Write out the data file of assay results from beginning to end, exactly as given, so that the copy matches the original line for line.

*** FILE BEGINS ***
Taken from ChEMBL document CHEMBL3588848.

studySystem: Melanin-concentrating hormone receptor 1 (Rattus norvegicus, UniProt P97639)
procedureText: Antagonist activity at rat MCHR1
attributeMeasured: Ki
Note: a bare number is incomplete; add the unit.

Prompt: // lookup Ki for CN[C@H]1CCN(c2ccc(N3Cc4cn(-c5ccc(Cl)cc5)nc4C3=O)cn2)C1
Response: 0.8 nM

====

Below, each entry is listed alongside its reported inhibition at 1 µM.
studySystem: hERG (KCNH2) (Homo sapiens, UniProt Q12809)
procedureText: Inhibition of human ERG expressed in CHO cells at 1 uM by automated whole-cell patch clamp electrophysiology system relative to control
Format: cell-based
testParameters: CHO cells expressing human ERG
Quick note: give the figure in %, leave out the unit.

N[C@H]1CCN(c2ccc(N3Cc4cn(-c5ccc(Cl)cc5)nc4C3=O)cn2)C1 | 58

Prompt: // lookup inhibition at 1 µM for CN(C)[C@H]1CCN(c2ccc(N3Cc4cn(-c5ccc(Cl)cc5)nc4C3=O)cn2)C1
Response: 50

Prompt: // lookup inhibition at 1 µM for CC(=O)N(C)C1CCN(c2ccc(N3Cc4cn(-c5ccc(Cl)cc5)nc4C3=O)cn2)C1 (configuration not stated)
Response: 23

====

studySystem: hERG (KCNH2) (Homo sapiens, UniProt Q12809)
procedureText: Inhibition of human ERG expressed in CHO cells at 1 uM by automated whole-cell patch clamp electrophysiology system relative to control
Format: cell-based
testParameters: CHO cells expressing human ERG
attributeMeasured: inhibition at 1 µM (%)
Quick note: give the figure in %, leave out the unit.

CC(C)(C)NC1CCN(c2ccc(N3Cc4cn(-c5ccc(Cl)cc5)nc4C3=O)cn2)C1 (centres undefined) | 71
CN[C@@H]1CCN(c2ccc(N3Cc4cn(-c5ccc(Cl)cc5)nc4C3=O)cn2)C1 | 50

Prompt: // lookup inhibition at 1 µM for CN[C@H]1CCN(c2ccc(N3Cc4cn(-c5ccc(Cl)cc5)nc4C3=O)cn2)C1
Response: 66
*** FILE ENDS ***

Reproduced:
Taken from ChEMBL document CHEMBL3588848.

studySystem: Melanin-concentrating hormone receptor 1 (Rattus norvegicus, UniProt P97639)
procedureText: Antagonist activity at rat MCHR1
attributeMeasured: Ki
Note: a bare number is incomplete; add the unit.

Prompt: // lookup Ki for CN[C@H]1CCN(c2ccc(N3Cc4cn(-c5ccc(Cl)cc5)nc4C3=O)cn2)C1
Response: 0.8 nM

====

Below, each entry is listed alongside its reported inhibition at 1 µM.
studySystem: hERG (KCNH2) (Homo sapiens, UniProt Q12809)
procedureText: Inhibition of human ERG expressed in CHO cells at 1 uM by automated whole-cell patch clamp electrophysiology system relative to control
Format: cell-based
testParameters: CHO cells expressing human ERG
Quick note: give the figure in %, leave out the unit.

N[C@H]1CCN(c2ccc(N3Cc4cn(-c5ccc(Cl)cc5)nc4C3=O)cn2)C1 | 58

Prompt: // lookup inhibition at 1 µM for CN(C)[C@H]1CCN(c2ccc(N3Cc4cn(-c5ccc(Cl)cc5)nc4C3=O)cn2)C1
Response: 50

Prompt: // lookup inhibition at 1 µM for CC(=O)N(C)C1CCN(c2ccc(N3Cc4cn(-c5ccc(Cl)cc5)nc4C3=O)cn2)C1 (configuration not stated)
Response: 23

====

studySystem: hERG (KCNH2) (Homo sapiens, UniProt Q12809)
procedureText: Inhibition of human ERG expressed in CHO cells at 1 uM by automated whole-cell patch clamp electrophysiology system relative to control
Format: cell-based
testParameters: CHO cells expressing human ERG
attributeMeasured: inhibition at 1 µM (%)
Quick note: give the figure in %, leave out the unit.

CC(C)(C)NC1CCN(c2ccc(N3Cc4cn(-c5ccc(Cl)cc5)nc4C3=O)cn2)C1 (centres undefined) | 71
CN[C@@H]1CCN(c2ccc(N3Cc4cn(-c5ccc(Cl)cc5)nc4C3=O)cn2)C1 | 50

Prompt: // lookup inhibition at 1 µM for CN[C@H]1CCN(c2ccc(N3Cc4cn(-c5ccc(Cl)cc5)nc4C3=O)cn2)C1
Response: 66